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Elaine Annable
Features Writer
1:50 AM 6th September 2020

Kathryn Stott, Leeds Town Hall. Out Of Isolation

As part of the city’s return from lockdown and the resumption of performance nationwide, Leeds Town Hall welcomed the hugely popular pianist and artistic director Kathryn Stott to present the second live music concert at Leeds Town Hall.

She said: “It seems almost miraculous to be able to give a recital after so many months of living in a performing wilderness, so to say I’m incredibly excited about this concert is a real understatement. As COVID-19 has given time and space a whole new meaning, I decided to create a programme called The Borrowers acknowledging that nothing in the past six months, has been quite as we know it.

The pieces I’ve chosen all have links to arrangements, variations, later adaptations, places I should have been, genres I’ve missed and a basic feeling that perspective has been changed. “

A Perfect Piece

JS Bach’s Siciliano was the perfect piece to open the evening; in a beautifully understated performance with exquisite gradation of tone, the audience was transported into a world of peace and tranquility. As the gorgeous melody rang out around the hall, I was surprised by how emotional I felt to be listening to live classical music again.

Next came a lively rendition of Grieg’s Holberg Suite, which had great forward momentum in its outer movements and wonderful lyricism in its inner movements. Popular favourites, Sibelius’ Valse Triste and JS Bach’s Jesu, Joy of Man’s Desiring (arr Myra Hess), continued the highly entertaining, well planned programme.

A romantic, lush arrangement of Isolde’s Liebestod by Richard Wagner (trans Liszt), was followed by a mesmerising performance of JS Bach’s Prelude in B minor (trans Siloti). Rachmaninov’s Variations on a Theme of Corelli was the highlight of the evening; the sheer virtuosity of Rachmaninov’s last work for solo piano gave Kathryn Stott the opportunity to demonstrate her exceptional technique.

George Gershwin’s ‘Embraceable You’, with its shimmering, cascading semiquavers, was a wonderful way to bring this charming, thoroughly enjoyable concert to a close, acting almost as a virtual hug between soloist and audience.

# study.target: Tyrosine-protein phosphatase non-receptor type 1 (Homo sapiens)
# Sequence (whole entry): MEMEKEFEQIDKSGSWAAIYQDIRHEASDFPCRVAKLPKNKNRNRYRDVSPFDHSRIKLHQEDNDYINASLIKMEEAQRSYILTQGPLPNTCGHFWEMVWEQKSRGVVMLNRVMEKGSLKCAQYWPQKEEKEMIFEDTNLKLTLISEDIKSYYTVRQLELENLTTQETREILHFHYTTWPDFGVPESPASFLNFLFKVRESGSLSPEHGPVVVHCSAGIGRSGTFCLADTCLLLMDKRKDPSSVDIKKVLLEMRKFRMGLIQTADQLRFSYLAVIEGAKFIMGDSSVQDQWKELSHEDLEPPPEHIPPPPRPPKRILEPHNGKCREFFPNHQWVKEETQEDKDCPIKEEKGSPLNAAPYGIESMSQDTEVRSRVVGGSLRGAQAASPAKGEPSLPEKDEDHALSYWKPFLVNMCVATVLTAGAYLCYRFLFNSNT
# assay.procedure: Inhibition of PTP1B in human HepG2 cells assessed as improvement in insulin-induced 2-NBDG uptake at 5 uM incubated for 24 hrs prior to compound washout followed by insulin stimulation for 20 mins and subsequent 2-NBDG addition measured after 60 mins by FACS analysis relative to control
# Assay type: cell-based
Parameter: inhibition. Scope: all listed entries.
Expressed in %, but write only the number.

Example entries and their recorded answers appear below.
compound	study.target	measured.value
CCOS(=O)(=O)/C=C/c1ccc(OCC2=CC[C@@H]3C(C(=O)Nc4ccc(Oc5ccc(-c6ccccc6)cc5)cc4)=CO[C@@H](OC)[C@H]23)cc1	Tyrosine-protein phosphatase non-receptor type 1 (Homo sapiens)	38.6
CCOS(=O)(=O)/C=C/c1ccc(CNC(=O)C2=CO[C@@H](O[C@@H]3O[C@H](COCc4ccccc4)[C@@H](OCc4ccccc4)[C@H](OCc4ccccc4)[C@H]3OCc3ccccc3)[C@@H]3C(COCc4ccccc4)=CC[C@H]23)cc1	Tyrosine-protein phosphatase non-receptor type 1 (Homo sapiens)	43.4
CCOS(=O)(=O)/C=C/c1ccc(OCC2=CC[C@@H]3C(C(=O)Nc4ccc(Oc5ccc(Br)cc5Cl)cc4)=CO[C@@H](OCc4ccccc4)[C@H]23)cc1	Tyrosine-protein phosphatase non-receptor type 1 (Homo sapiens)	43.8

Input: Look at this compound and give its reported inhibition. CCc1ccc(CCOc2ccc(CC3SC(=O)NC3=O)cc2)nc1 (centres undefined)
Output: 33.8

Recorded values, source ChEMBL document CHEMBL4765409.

After the concert Kathryn Stott tweeted: “I am beyond happy! Thank you so much @LeedsConcerts and @LeedsTownHall for putting on these pilot events with so much care and attention. I had the most wonderful time performing tonight and I’ll treasure this evening for a long time. “

My verdict on the second live socially isolated concert at Leeds Town Hall was overwhelmingly positive. The organisation of this event was superb and I felt very well protected by the measures in place to prevent the spread of COVID-19: concert-goers are requested to arrive 45 mins before the start of the concert in order to be seated safely; seats are spaced 2 metres apart; the concert runs without an interval; the audience follows a one way route around the hall; and, of course, there’s plenty of the ubiquitous hand gel. On a personal note, I found that wearing a face covering for an hour and a half to be perfectly manageable.

One of the criticisms often levelled at live socially distanced concerts has been the lack of atmosphere, but personally, I didn’t feel that this concert was at all lacking in that department. A piano recital is an intimate experience and during the quieter passages it should be possible to hear a pin drop, rather than, as is too often my experience, the heavy breathing of the person next to you. A Mitsuko Uchida concert was totally ruined for me when an elderly gentleman manspreading for England, fell asleep and snored gently, but persistently, through the whole of the first half. So a couple of metres of separation from the person to the front, side, and rear, is my idea of heaven.

The next live event at Leeds Town Hall is on Friday 11 September when Rakhi Singh (violin), Ruth Gibson (viola), and Nicholas Trygstad (cello) of the fabulous Manchester Collective will perform a programme which will include: J.S. Bach solo works for violin, viola, and cello, excerpts from the Goldberg Variations and a pair of works by Edmund Finnis – 'Brother' and 'Sister'.

I would urge those who feel able, to take this opportunity to support the wonderful musicians of Manchester Collective during this incredibly challenging time.